Last weekend I went on a roadtrip with Lori, Halle, and Renee.

We drove south from Cincinnati towards the bourbon trail AKA central Kentucky where a bunch of old 18th century Scotch and Irish immigrants settled and started making a new kind of whiskey (bourbon!) out of corn. Our first stop was Woodford Reserve in Versailles, KY.

The whole point was to get out of town. And hang out with girls I haven't seen enough of in, like, years. And learn about bourbon. Which we did, oh yes. Halle was the big nerd of the group, taking notes since she would return to the Berkshires and give bourbon lectures to the employees of the restaurant she manages.

We all geeked out in our own respects, though. Renee clapped during the video on the history of Woodford Reserve, Lori became moderately obsessed with the barrel roll tracks between buildings, and I asked mathematical questions about gauging the proof of the liquor during the distilling process (?). I was also linguistic coach and protector of the Kentucky accent.

On the drive down Halle wondered how to pronounce Versailles. Ver-sigh? Like the French?

"You guys," I said from the backseat, "I'm one hundred percent sure they say Ver-sales." They chuckled and did not believe me.

Later, after we'd been through the Woodford and Maker's Mark distilleries and were headed to Louisville to eat after a quick side trip to the Zappo's outlet, we stopped in a liquor store. Halle wanted a few gifts for homies back in Massachusetts and scanned the bourbon shelf.

"What's this?" she said, pointing to Bulleit Bourbon.

"Oh, that's good stuff," I said in my insider perspective/Kentucky resident tone of voice.

She asked the cashier about it, pronouncing it uncertainly, "Boo-yay...?" all French-like. The cashier and I responded at the same time, "Bullet."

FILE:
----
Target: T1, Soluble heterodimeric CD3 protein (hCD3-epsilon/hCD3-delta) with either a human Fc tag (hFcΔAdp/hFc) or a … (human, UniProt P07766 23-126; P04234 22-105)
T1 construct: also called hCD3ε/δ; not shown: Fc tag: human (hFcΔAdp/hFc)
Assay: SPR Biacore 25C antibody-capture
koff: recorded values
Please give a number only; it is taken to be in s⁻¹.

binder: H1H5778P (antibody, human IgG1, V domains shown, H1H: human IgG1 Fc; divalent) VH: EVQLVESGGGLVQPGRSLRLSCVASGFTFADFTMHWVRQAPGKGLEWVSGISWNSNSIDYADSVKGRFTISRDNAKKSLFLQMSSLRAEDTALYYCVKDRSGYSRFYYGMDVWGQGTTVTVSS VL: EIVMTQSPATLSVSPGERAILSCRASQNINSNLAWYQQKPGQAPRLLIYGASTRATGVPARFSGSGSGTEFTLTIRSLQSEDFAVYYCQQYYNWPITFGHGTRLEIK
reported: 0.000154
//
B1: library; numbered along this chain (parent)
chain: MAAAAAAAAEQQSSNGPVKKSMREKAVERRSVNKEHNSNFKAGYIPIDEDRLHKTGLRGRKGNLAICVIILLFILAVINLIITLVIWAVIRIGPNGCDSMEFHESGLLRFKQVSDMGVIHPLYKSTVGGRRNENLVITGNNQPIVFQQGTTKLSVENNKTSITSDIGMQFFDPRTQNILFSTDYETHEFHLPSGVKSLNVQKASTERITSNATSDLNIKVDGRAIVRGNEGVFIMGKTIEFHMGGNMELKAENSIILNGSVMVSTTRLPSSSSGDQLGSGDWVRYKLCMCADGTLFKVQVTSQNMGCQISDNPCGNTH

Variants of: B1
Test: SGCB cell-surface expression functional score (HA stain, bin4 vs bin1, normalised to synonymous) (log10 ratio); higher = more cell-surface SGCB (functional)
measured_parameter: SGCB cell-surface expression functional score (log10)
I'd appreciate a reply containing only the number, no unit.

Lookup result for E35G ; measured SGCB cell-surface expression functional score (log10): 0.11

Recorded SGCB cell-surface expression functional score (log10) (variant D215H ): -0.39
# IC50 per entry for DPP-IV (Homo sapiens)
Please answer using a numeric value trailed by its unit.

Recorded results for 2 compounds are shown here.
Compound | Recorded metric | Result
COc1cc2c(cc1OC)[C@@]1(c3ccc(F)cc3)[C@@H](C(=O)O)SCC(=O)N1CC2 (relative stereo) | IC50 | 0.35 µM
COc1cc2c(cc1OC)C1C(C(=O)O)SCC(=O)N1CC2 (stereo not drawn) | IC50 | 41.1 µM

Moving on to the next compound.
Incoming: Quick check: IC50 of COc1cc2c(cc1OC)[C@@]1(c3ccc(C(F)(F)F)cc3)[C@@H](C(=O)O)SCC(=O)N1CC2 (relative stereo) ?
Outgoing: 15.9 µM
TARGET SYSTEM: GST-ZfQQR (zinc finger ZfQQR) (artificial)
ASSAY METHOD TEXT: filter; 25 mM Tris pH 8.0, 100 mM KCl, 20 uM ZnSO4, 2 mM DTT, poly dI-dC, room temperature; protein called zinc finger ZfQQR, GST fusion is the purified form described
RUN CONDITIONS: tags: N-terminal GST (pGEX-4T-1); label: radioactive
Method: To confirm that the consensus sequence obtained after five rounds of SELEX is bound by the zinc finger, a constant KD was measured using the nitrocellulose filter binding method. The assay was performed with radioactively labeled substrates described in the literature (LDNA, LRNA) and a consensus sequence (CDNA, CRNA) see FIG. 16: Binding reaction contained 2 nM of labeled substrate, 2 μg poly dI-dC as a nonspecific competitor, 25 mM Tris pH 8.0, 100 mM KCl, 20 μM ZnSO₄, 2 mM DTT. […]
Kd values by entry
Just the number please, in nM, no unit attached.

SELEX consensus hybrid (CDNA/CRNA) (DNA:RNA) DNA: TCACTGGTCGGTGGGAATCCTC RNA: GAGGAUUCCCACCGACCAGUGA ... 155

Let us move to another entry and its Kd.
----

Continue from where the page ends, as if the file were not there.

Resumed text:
The cashier was also wearing a shirt that read I KNOW JACK SHIT...I MET HIM IN NASHVILLE.

Renee and I decided that a good goal for me would be to have a limestone house one day if only because it'd be funny to be able to say when people annoy me, "I'm sorry, I can't hear you from behind my limestone walls," and then go inside.

I learned to call moonshine "white dog" and learned that it will make me feel crazy if I take a sip before I've really eaten breakfast. Which leads to the next recognition: those charred white oak barrels in which bourbon ages make that pure grain alcohol DELICIOUS. Especially after 6-8 years of soaking in the flavors of caramel and vanilla that our tour guide, Melissa, swears come out of the wood. Melissa, I believe you. Because you rule.

We had an accidentally private tour of Woodford and Melissa, a retired schoolteacher, really took her time with us, letting us creep around slowly, asking lots of questions and taking in the atmosphere. Which made our next tour at Maker's Mark seem abbreviated and sub-par. We toured the Maker's grounds with a lot of other people, some of whom were men cracking jokes about how much they drink. Which, FYI people, is RARELY funny. It's almost certainly tedious. Drinking too much can be fun. Making lots of jokes about it is boring.

The tour was quick and the guide had either drank a gallon of coffee that day or was secretly doing poppers behind the fermentation tanks. Or just has a great prescription to anti-depressants that I need a copy of.

Maker's is a bigger operation than Woodford but still very family. People work there for years on end and everyone on the assembly line seemed cordial. I wondered how, if I worked on the assembly line dipping bottles in red wax and boxing the finished product, I'd deal with a constant stream of visitors coming through taking pictures of me (like I was doing). I decided I'd either get real hatery and eventually fired or I'd go in totally the opposite direction and start wearing push-up bras and tons of mascara and vamping it up for each photo op.

Conclusion: Drink more bourbon but don't make jokes about how drunk I get and return soon to check out the Four Roses distillery.

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